James Satterfield sank into a sofa in the shop of his auto-tech business in Decatur during a noon break Thursday, staring across the floor at a 1940 Ford 9N tractor.
He thought aloud about the hours he operated the antique, clearing brush and undergrowth on 600 acres he leased in Somerville for hunting rights and youth activities.
Then Satterfield, 64, recalling his youth, spoke about the assistance he got from caring adults and his vision for expanding Six Mile Creek Youth Outdoor Activities Inc., which he launched three years ago off Six Mile Creek Road.
In addition to hunting, the spot in Somerville offers a place for children to hike, go on nature walks and play in the creek during warm weather. Satterfield wants to add photography sessions.
“I hope to have chickens out there, and in the spring I plan to grow a community garden,” he said. “This summer I’m going to teach kids to build a functioning windmill that will generate power to keep batteries charged. I just want to pique the children’s interest and get their creative juices flowing in nature.”
Satterfield said he began to develop his business acumen by delivering newspapers on a bike for The Decatur Daily when he was 11.
“I’m dyslexic,” he said. “I couldn’t read throughout school, but did a good job hiding it.”
He attended special education classes at Austin High School, where he said he was “placed out” with a diploma in 1967.
Satterfield said longtime Daily employee Maynard Layman and the “Old Man,” former publisher Barrett C. Shelton, gave him the confidence he needed.
“After being a carrier, I moved to circulation, then the mailroom and worked at The Daily until I was 19,” Satterfield said. “Eight years later, in 1975, dad and I opened our auto-tech business. I feel with the youth camp at Somerville, I’m paying it back.”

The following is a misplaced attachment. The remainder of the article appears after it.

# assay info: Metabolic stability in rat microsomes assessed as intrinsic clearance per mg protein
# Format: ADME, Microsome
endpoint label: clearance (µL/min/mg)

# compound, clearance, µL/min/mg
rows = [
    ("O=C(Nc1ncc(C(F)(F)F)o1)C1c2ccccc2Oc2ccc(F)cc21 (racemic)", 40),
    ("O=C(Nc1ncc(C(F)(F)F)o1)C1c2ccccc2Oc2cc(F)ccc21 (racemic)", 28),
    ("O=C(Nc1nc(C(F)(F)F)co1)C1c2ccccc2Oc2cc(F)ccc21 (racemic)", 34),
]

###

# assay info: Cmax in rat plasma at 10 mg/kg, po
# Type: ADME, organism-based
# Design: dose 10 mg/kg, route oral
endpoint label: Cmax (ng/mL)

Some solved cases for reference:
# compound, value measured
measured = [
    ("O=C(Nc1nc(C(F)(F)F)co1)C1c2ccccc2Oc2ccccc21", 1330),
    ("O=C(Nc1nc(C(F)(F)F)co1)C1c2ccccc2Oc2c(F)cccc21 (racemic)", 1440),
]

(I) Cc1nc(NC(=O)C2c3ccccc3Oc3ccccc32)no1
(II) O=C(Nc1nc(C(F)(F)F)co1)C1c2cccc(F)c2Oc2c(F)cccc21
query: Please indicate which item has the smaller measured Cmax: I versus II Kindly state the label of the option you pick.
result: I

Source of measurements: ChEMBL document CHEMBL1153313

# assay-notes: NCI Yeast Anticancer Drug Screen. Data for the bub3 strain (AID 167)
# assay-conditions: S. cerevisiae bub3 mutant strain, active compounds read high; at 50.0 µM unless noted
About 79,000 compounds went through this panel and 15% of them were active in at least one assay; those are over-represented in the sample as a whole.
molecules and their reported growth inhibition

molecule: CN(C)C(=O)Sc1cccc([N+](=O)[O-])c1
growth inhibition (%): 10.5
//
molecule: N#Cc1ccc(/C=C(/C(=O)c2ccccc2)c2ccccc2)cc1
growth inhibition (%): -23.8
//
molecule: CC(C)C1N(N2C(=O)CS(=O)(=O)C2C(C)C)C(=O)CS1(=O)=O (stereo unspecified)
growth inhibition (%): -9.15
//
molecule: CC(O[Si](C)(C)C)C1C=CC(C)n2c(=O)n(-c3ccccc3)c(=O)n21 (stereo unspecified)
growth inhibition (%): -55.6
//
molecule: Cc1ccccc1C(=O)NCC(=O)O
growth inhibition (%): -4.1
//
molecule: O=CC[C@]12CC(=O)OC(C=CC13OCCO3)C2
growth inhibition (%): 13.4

Brent Romine, a Rogersville native and Decatur banker, knows the strength of Satterfield’s convictions.
“I’ve been out there at least 25 or 30 times,” Romine said. “I gave James a lot of volunteer time, helping prepare the land to make it more accessible to children and planting food plots for the deer.”
Romine’s children, T.J., 16, and Benjamin, 10, are beneficiaries of all the work.
All of the hunts are by appointment. Before the youngsters can begin stalking deer, they first have to take an Alabama Hunter Education course, which can be done online.
“We don’t just turn them loose,” Satterfield said. “I’m there most of the time, but each child must be accompanied by a parent or guardian. There has to be an adult supervising them at all times.”
Satterfield said “only four or five” children took part during the first hunt, but that the number increased to about 20 this year.
“Until I get more volunteers and funding, I’m limited to how many kids I can help,” Satterfield said. “Everything is free, and all I ask is that everyone follow the rules and that each parent and child donate 40 hours of working on the land.
“My goal in life is to teach kids to respect nature, in return respect themselves and other people, build their morale and see a value they can contribute to society.”
Kristy Liverett, of Warrior, who is a special education teacher at Hayden Middle School, and her family are familiar with the camp. She and her husband, Bryan, who works at 3M in Decatur, grew up in the River City.
She said their sons, Dakota, 16, and Drake, 13, have had successful hunts on the property with their dad.
“It’s beautiful out there,” Kristy Liverett said. “The camp is also a favorite for scheduling family photo sessions. It’s a great place to build memories.”
Ronnie Thomas can be reached at 256-340-2438.
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